Monday, 26 November 2007

Cheat's Burger and Chips

Every so often I go past a kitchen shop and get drawn in by the idea of a deep fat fryer and wander home dreaming of tempura, and onion rings, and battered fish, and chips. And, even though I know it is BAD and will surely lead to BURNs I attempt to convince A with my dreams of freshly fried goods. Which is the point at which he lists the terrible things that happen to people with deep fat fryers, a tale in which if you don't immerse some part of you in boiling oil, or burn your house down, the mentioned freshly fried goods lead to obesity, and heart disease. And in this way we have so far resisted temptation.

The downside of this is no fresh chips, double fried and crispy. So we have developed a way of cooking them which, though unlikely to ward off obesity and heart disease, is (or at least feels) marginally less dangerous than a vat of boiling oil. So we cut our chips from potatoes, skin on, making sure they are of even thickness. And then we whack the temperature on the oven as high as it will go (a measly 220oc), space the chips out on a baking sheet, and spoon on a couple of generous dollops of duck fat and shake them around to cover before popping them in the oven. 30-40 minutes later and hey presto, chips. These easily rival your average home-made restaurant chip (it may be the duck fat) though I admit they do not rival the wonderful chips at La Tupina in Bordeaux which double fries its chips in duck fat.

Anyway, we ate lots of these last night, with suitable lashings of fleur de sel and mustard (and ketchup for me because I am a philistine). They were great with the last of the beef burgers from our Riverford Meat Box and fresh bread rolls that A made, although as you can imagine both of us were rendered unable to move from the over-consumption of beef, potatoes, duck fat and bread.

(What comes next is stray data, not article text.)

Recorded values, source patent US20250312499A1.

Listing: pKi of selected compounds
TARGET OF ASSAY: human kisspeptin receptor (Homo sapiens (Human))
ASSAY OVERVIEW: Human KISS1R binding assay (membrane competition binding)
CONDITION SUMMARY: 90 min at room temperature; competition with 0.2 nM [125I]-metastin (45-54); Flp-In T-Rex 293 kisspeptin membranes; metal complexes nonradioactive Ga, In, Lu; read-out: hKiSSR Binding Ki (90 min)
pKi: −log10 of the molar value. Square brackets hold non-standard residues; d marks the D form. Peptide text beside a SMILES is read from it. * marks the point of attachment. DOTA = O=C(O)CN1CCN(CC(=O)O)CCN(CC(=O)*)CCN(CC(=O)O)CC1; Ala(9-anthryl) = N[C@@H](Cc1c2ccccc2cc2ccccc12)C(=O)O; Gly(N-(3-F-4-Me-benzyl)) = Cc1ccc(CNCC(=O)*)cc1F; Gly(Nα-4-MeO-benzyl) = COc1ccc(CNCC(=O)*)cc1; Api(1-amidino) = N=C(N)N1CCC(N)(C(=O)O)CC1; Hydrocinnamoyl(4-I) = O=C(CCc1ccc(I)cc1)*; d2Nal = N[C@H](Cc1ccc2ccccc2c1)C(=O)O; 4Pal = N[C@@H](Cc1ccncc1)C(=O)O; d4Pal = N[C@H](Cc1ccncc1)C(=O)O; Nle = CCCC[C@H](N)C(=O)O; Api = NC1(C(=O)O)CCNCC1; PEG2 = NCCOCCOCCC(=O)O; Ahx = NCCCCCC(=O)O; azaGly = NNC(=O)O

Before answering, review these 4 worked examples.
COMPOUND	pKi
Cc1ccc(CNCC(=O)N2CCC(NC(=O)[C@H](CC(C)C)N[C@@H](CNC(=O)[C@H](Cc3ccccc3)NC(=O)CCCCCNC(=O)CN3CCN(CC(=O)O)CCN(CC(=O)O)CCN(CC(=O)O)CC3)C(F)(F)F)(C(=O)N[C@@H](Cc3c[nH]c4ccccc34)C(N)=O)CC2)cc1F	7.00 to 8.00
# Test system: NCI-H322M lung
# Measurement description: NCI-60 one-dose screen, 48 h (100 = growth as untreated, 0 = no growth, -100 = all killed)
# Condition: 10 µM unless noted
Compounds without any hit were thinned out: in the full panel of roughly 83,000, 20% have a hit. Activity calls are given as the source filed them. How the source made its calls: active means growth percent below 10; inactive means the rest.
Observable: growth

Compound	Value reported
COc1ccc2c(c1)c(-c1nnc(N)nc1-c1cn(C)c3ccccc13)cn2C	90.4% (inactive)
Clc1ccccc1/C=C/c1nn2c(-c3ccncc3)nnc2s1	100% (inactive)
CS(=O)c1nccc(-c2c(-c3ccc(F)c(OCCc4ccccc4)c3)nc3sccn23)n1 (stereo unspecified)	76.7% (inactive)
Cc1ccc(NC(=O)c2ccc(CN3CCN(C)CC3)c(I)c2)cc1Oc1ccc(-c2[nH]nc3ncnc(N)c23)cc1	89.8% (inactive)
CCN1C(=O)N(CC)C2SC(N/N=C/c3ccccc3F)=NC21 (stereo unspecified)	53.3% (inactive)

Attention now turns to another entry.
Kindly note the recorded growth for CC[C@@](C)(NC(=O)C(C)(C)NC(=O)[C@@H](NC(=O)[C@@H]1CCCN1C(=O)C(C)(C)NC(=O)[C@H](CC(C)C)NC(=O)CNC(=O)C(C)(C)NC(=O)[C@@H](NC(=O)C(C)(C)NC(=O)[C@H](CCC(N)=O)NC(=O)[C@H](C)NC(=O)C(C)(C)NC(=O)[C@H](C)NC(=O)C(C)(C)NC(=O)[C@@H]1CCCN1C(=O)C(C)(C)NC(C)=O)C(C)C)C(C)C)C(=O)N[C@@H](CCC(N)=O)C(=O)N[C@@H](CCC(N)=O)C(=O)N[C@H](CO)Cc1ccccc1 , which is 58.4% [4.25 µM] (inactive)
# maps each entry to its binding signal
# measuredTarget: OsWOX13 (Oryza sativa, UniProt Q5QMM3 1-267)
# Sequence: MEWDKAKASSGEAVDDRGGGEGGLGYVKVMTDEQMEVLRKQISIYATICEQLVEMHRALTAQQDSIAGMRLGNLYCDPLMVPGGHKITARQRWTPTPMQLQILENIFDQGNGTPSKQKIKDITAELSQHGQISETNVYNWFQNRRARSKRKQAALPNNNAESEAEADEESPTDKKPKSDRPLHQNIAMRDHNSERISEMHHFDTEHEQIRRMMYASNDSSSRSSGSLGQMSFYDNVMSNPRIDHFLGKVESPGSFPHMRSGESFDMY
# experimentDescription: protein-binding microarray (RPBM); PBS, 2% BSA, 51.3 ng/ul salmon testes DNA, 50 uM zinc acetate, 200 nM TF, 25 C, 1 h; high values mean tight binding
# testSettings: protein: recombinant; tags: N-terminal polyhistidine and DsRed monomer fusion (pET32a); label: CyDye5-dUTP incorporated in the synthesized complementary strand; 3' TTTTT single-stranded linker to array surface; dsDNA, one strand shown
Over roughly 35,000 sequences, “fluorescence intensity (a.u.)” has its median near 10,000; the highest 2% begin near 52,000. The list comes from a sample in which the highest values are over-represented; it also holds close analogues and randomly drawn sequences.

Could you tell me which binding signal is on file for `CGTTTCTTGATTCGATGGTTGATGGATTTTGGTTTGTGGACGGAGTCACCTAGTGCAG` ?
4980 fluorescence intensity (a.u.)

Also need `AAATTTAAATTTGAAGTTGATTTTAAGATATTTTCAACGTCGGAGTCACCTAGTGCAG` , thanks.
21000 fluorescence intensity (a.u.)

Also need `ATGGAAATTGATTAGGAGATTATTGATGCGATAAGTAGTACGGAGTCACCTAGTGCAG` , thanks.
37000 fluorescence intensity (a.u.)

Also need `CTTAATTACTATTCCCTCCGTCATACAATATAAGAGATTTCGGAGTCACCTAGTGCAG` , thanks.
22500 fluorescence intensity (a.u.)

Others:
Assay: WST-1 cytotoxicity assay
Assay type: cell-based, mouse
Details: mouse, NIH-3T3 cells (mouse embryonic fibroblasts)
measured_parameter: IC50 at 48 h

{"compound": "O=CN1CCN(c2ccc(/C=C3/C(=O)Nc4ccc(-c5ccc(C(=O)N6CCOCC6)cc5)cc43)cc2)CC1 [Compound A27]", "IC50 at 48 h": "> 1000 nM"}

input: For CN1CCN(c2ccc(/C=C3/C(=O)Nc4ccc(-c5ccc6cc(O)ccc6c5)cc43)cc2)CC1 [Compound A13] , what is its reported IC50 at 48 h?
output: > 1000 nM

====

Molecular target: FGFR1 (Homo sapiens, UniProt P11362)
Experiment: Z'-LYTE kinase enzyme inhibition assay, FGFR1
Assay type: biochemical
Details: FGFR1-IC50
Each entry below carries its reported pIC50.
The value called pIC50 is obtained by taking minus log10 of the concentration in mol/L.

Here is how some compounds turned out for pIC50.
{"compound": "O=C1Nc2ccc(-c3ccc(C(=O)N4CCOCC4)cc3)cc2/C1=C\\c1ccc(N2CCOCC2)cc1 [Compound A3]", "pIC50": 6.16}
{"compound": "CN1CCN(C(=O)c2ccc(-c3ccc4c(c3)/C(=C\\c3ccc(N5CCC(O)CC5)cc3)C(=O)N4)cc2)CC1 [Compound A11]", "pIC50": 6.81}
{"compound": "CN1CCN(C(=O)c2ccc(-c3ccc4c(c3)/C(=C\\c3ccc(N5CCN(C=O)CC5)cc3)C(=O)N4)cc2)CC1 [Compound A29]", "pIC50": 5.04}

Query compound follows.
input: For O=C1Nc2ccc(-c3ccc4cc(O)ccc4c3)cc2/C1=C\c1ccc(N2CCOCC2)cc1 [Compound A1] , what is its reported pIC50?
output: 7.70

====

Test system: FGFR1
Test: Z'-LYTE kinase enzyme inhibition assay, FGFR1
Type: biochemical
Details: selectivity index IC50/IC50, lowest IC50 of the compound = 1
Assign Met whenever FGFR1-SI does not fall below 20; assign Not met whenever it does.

Sunday, 25 November 2007

Delia's Cottage Pie

Our veg box last week had two swede in it, and what do you know, they're still malingering in my fridge. My only brush with swede is in my childhood in Edinburgh, where Burn's night is celebrated with haggis, neeps and tatties (neeps being another name for swede). They're boiled or steamed and served with lashings of butter, salt and black pepper, and maybe a little nutmeg if you're lucky. I'm not adverse to this, but I can't eat two of them like this, and getting haggis in Oxford may be a stretch. But I came across a Delia receipe for shepards pie with swede in it, so thought I'd try it out, substituting beef for lamb and hence turning it into cottage pie.

500g of minced beef
2 carrots
2 large onions
1/2 swede
a glass of red wine
a good handful of parsely
3 leeks
a handful of chedder cheese

Dice the onions, carrots and swede into small cubes. Brown the onions with the thyme and some olive oil, then add the diced carrot and swede and cook for a few minutes. Transfer to another dish and turn the heat up high. Brown the mince in batches, then turn the heat down and sprinkle in a spoonful of flour, browning it gently in the fat from the mince. Add the cooked vegetables and the glass of wine and simmer for 3 minutes. Chop the parsely and add, taste the mince and season. Meanwhile boil the potatoes until tender and mash with a few knobs of butter. Season well.